SOUTH SIOUX CITY — The city of South Sioux City will become a demonstration site for the storage of electric power generated by the city's 1,200-panel solar installation.
A large-scale battery with the capacity to store 1.5 megawatts of power will be installed by Florida-based NextEra Energy Inc. this winter, City Administrator Lance Hedquist said.
The unit carries a price tag of about $1.8 million, but Hedquist said the cost will be whittled down by state funds and tax credits. He said the battery will probably have the appearance "of a semi trailer without wheels," and will be located next to the city's 21-acre, 2.3 megawatt solar panel site.
"As you know, wind doesn't always blow and the sun doesn't always shine, and the big thing that will transform renewable energy is going to be battery storage," Hedquist said during a weekend tour of the solar park.
The city owns the land, while the panels are owned by Tesla, a California-based electric auto maker.
The city's 2-year-old solar park provides roughly 5 percent of the city's 45 megawatt electricity usage. That electricity costs roughly two-thirds the expense of electricity purchased from elsewhere, Hedquist said.
In recent years, South Sioux City's municipal electric utility has taken several steps to diversify its portfolio, adopt more renewable forms of energy and lessen its dependence on the Nebraska Public Power District, the state's largest electrical utility.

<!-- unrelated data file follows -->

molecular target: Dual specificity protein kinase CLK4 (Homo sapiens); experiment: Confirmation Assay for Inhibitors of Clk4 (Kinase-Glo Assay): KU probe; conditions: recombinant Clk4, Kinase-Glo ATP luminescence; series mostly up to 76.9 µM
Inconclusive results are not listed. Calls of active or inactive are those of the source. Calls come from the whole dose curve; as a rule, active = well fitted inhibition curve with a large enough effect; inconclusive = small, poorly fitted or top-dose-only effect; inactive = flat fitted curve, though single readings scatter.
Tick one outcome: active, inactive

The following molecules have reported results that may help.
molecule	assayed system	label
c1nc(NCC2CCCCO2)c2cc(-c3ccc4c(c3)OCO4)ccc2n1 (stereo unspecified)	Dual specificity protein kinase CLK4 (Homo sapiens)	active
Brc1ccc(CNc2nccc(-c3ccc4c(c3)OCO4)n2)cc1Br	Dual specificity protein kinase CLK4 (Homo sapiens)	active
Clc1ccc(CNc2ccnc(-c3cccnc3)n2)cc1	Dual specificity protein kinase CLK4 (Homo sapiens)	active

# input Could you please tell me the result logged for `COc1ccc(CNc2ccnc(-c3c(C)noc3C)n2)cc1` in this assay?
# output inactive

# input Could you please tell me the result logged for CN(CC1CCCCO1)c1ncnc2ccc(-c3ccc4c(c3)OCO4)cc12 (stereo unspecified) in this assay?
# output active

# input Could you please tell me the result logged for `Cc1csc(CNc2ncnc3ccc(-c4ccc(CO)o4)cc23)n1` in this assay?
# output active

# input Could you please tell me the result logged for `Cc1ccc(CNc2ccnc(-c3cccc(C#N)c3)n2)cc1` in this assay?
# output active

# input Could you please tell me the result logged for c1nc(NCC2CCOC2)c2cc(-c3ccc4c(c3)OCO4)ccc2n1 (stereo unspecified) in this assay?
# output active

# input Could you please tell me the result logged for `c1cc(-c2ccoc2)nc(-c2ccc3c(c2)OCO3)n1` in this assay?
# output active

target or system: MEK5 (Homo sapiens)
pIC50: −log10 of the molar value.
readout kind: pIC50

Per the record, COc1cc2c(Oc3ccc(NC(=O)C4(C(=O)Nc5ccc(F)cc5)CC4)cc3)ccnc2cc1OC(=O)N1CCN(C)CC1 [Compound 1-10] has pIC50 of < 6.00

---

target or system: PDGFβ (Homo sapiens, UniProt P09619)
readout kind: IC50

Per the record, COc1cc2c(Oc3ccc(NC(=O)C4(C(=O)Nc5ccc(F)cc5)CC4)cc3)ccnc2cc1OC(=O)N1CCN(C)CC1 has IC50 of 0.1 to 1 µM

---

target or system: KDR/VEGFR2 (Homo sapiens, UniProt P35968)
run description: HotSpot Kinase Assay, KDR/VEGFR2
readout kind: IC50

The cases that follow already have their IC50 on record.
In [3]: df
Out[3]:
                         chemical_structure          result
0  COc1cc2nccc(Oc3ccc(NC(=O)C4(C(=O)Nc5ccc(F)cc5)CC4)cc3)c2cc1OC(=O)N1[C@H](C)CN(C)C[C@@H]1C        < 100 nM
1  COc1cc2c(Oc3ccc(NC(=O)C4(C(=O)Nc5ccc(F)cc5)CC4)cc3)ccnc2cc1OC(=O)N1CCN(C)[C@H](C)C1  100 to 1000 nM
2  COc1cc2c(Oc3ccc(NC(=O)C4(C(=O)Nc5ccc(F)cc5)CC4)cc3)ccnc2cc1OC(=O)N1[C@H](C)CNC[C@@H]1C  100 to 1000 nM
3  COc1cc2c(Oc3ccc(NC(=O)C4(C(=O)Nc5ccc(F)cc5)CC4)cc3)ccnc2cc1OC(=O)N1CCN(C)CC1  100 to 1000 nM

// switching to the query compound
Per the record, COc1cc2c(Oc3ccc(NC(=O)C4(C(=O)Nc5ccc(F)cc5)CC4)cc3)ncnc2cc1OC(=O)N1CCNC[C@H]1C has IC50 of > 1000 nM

The city now gets about half its electricity from renewable sources, including solar, wind and hydroelectric.
Add to that mix an anticipated gasifier plant, which can turn wood waste into methane, which in turn is used to generate electricity. Hedquist said the gasifier is expected to be installed "probably about two years from now, from what they're telling us."
A proposed five-megawatt natural gas generation plant would further diversify the city's electric mix. A single-story, 50-foot-by-80-foot structure, under construction in Roth Industrial Park, would use natural gas purchased from other utilities to generate electricity.
A year ago, the city also approved an agreement with NextEra Energy that could bring 15 megawatts — the equivalent of 33 percent of the city's power needs — via the Cottonwood Wind Energy farm in south-central Nebraska's Webster County.
"One of our goals has been to be the greenest city in the state of Nebraska," South Sioux City Mayor Rod Koch said last year. "We take that seriously."
Hedquist has said the city plans to fully phase out of its wholesale power contract with NPPD by 2020.